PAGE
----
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3D framework for characterizing microstructure evolution of Li-ion batteries

Jeffrey David Gelb - San Jose State University, San Jose, CA, USA

San Jose State University Master's Theses, 4798, Spring 2017. DOI: 10.31979/etd.8e3k-w4xr


3D; 4D; Li-ion batteries; X-ray microscopy; X-ray computed tomography; Microstructure evolution


Lithium-ion batteries are commonly found in many modern consumer devices, ranging from portable computers and mobile phones to hybrid- and fully-electric vehicles. While improving efficiencies and increasing reliabilities are of critical importance for increasing market adoption of the technology, research on these topics is, to date, largely restricted to empirical observations and computational simulations. In the present study, it is proposed to use the modern technique of X-ray microscopy to characterize a sample of commercial 18650 cylindrical Li-ion batteries in both their pristine and aged states. By coupling this approach with 3D and 4D data analysis techniques, the present study aimed to create a research framework for characterizing the microstructure evolution leading to capacity fade in a commercial battery. The results indicated the unique capabilities of the microscopy technique to observe the evolution of these batteries under aging conditions, successfully developing a workflow for future research studies…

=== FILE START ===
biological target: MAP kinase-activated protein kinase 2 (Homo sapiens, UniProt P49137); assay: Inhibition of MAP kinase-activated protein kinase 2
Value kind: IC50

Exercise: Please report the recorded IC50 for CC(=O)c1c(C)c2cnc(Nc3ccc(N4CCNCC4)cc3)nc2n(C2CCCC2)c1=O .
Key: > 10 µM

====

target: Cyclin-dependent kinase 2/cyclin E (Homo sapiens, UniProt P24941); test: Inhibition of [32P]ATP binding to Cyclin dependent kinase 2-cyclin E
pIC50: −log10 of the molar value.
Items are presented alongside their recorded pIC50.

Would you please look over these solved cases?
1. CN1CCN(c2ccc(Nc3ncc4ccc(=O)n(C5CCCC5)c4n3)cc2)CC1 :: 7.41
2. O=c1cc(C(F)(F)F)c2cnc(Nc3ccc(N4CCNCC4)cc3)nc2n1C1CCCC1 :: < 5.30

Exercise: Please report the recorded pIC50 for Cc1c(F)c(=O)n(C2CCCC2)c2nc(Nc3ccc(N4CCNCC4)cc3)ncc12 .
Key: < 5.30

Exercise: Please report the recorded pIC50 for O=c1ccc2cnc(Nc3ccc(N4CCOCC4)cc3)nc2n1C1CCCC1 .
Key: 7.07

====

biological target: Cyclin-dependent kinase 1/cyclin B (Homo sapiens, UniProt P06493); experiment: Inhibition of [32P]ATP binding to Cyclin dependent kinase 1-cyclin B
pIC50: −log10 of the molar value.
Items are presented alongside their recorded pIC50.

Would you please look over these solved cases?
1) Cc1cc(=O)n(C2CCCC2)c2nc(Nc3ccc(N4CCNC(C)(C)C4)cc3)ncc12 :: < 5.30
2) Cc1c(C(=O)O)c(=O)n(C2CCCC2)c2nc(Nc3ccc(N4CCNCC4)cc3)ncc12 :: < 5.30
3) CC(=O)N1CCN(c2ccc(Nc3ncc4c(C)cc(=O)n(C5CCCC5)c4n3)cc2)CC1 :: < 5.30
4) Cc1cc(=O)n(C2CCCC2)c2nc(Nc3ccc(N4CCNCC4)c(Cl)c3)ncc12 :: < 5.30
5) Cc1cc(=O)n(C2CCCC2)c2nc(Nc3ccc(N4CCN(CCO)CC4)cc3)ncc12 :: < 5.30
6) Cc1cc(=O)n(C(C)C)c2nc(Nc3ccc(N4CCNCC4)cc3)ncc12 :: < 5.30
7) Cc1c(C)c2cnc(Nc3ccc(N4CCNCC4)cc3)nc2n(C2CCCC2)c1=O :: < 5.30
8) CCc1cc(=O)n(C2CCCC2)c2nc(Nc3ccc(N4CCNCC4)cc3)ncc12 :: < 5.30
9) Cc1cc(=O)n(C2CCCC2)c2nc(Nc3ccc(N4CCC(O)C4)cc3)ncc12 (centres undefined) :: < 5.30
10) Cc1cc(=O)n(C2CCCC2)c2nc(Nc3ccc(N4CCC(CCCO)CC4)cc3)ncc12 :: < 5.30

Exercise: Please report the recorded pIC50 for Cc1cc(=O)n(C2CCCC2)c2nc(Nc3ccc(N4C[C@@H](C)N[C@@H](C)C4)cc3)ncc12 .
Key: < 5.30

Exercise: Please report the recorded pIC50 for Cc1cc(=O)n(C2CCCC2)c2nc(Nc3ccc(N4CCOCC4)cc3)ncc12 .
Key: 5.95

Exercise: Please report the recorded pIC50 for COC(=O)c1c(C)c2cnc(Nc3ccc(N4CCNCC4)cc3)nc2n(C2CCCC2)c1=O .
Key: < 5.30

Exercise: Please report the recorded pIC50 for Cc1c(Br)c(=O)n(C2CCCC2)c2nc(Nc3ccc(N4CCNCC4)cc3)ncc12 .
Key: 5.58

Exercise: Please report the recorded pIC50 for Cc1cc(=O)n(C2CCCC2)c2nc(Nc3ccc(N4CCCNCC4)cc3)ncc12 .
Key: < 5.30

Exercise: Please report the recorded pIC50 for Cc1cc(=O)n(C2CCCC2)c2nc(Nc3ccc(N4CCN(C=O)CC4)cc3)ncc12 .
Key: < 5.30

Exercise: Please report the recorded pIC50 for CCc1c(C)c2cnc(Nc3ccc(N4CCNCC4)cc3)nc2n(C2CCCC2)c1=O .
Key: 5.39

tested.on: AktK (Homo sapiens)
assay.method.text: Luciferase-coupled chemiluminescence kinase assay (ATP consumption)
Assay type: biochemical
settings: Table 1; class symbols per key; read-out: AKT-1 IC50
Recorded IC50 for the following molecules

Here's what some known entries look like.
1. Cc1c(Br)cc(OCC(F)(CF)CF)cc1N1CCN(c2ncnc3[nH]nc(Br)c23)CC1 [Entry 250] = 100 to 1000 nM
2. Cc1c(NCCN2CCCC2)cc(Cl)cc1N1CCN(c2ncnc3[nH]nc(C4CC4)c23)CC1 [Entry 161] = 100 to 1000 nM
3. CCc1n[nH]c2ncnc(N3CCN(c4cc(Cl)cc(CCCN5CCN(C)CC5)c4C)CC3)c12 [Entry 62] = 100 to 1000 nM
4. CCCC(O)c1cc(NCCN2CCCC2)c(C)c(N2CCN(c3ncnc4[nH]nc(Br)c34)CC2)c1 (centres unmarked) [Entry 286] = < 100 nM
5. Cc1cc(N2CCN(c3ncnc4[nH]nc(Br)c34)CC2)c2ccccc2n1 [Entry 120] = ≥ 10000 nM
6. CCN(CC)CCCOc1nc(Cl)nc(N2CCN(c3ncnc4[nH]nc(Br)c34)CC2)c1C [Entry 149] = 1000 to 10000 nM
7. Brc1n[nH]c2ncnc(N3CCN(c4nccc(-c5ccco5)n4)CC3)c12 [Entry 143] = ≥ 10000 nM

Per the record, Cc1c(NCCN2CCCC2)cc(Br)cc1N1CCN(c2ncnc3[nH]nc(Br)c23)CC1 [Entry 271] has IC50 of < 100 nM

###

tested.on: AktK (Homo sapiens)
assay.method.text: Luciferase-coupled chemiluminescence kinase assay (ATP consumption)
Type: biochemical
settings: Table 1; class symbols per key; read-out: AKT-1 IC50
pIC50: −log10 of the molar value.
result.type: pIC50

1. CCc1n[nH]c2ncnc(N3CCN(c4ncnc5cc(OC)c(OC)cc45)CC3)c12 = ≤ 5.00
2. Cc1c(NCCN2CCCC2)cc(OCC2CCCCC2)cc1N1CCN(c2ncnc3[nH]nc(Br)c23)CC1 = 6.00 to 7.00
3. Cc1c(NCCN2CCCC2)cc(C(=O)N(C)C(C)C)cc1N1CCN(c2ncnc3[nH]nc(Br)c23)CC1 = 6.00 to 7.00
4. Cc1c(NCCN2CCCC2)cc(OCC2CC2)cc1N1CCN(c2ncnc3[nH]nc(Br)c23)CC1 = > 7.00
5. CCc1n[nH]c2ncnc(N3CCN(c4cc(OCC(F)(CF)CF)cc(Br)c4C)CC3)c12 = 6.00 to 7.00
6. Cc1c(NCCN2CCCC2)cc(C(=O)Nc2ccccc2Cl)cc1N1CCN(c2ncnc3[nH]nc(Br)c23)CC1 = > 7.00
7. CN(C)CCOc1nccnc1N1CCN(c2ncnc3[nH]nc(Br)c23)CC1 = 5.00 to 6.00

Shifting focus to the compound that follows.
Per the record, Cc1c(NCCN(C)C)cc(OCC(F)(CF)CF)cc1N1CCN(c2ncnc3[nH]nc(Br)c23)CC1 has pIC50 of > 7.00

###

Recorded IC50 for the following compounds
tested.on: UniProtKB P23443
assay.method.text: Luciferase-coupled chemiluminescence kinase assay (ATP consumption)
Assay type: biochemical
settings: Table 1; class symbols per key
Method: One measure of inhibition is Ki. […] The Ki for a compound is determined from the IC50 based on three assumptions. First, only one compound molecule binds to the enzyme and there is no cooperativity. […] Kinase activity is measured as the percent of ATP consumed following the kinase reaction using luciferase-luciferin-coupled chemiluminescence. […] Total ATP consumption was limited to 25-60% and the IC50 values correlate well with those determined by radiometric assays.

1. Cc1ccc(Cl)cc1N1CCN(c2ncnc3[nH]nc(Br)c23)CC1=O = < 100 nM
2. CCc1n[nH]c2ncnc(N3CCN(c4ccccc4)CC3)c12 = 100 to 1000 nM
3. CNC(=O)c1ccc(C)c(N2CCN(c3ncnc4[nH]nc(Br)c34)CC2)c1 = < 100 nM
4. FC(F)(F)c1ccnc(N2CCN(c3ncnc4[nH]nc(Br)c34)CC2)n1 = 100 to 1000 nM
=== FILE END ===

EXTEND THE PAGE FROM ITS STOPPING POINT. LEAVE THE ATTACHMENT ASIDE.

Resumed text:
How Our Software Was Used

After reconstruction, the 3D data was loaded into Object Research Systems' software, a data analysis package designed for processing 3D XRM data. The software allows datasets to be explored in 3D, affording fast access to specimen interior information in a dynamic interaction environment. One unique feature of this software is the ability to draw arbitrary "paths" through the 3D volume and "straighten" those paths into a single virtual slice representation. In the case of cylindrical (i.e., nonlinear) battery microstructures, this capability allows the user to virtually unroll the active materials to visualize the planar microstructures.

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